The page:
• Repair the computers before the Winner is replaced–an interface mastery and puzzle-solving exercise.
  • Repair the computers with minimal casualties (an optimization problem), with an ultimate goal of earning the best score, a rank of 1 (best) out of 7 (worst).

The scoring system gives Suspended a replay value absent in other Infocom games. Additionally, the player can configure difficulty options for an additional challenge.

Suspended is a game that is fundamentally concerned with epistemology. Not only does it dramatize the classic brain in a vat problem, but the robots (which all have a narrow and specific way of perceiving the world) pose novel challenges for the player. In fact, one of my earliest playthroughs of Suspended involved sending every robot to every location that was available to then. The goal was to synthesize each of their unique perceptions in order to arrive at a “true” understanding of the world. Suspended asks us to consider the ways in which we humans come to know our world and what the boundaries of that knowledge might be.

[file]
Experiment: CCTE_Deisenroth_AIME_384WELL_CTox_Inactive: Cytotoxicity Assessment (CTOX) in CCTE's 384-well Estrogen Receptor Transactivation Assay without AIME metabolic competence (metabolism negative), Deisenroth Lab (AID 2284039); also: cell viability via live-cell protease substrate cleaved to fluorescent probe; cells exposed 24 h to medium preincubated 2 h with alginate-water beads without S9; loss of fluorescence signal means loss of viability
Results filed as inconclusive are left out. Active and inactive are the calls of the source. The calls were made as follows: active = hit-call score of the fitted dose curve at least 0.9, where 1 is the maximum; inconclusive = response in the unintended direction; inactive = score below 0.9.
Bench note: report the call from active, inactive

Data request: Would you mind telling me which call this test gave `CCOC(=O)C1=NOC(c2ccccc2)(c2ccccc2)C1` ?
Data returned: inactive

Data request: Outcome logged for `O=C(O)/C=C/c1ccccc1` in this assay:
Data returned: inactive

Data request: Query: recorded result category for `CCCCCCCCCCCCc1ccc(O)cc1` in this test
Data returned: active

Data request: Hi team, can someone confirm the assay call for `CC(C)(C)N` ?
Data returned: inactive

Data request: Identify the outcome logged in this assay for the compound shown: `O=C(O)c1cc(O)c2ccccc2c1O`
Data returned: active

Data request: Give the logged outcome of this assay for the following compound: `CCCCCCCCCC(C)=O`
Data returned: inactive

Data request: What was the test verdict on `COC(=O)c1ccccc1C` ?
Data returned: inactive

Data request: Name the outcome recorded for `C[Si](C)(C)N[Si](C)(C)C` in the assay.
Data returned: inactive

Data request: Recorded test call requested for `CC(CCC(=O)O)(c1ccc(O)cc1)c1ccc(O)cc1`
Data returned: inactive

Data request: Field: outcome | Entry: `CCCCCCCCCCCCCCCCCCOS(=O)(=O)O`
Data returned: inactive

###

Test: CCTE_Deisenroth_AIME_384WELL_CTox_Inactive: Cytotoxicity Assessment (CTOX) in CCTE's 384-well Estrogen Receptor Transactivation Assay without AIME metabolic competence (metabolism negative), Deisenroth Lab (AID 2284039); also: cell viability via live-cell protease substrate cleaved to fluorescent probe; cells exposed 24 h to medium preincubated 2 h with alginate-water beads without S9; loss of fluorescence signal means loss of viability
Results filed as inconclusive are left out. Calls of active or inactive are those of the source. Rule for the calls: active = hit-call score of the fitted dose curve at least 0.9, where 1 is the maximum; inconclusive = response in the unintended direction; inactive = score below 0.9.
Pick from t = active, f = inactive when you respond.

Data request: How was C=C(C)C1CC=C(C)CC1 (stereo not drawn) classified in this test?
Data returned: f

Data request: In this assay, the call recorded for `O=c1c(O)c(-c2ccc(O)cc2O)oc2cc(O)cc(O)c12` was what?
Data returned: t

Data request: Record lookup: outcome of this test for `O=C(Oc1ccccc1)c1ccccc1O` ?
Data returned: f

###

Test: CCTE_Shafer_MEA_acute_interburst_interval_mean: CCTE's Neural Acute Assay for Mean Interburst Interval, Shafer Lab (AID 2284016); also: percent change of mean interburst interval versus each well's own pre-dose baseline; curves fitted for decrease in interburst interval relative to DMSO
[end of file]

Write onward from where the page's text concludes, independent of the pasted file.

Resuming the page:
In a clever and effective way, Suspended interweaves its themes and gameplay in a manner that no Infocom game to date had. It is also a technical showpiece. Marc Blank took responsibility for enhancing the z-machine to be able to handle the new requirements of Suspended. The need to control and receive feedback from six protagonists–in technical terms only, the Winner takes that title–as well modifications to the scoring system were among Suspended‘s new requirements.

Suspended would be Infocom’s last “serious” science fiction work until Steve Meretzky’s A Mind Forever Voyaging (1985). It was also–I’m not sure many would disagree–Mike Berlyn’s best game at Infocom. I have always felt that his talents were squandered on the “Tales of Adventure” series, though perhaps I am selling Infidel short. In any case, Suspended is a fantastic first Infocom release for Berlyn and one of my favorites over all.

Tangent: Did anyone every play the Berlyns’ Tass Times at Tonetown? I’ve always found the cover art interesting.


My Suspended transcript. Somewhat optimized, so it’s missing some interesting stuff (examining items, etc).

While biography and history are not part of Gold Machine’s scope, the consistently thoughtful and interesting Jimmy Maher provides excellent background.

Next at Gold Machine:

In Friday’s post, I’ll discuss Suspended‘s excellent packaging, and how it serves to illuminate the plot (such as it is).